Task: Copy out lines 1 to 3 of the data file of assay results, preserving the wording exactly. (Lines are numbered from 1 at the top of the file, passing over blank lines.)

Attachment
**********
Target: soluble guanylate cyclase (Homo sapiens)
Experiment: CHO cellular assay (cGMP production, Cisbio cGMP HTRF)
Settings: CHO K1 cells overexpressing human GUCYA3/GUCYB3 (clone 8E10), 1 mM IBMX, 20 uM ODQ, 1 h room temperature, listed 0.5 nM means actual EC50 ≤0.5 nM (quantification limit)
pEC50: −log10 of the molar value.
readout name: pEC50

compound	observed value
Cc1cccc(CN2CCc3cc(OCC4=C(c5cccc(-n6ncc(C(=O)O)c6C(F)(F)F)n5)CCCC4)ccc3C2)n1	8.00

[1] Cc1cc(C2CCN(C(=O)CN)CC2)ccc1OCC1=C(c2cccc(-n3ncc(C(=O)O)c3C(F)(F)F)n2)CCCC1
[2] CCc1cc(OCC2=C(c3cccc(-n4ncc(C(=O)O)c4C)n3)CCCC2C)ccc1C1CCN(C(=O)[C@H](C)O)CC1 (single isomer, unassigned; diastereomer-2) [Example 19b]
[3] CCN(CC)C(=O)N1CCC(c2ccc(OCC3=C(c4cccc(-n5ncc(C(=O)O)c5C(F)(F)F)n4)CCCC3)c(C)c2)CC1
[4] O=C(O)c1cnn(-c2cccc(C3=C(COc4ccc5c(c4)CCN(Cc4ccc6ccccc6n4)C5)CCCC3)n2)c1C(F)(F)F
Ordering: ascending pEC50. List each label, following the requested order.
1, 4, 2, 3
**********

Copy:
Target: soluble guanylate cyclase (Homo sapiens)
Experiment: CHO cellular assay (cGMP production, Cisbio cGMP HTRF)
Settings: CHO K1 cells overexpressing human GUCYA3/GUCYB3 (clone 8E10), 1 mM IBMX, 20 uM ODQ, 1 h room temperature, listed 0.5 nM means actual EC50 ≤0.5 nM (quantification limit)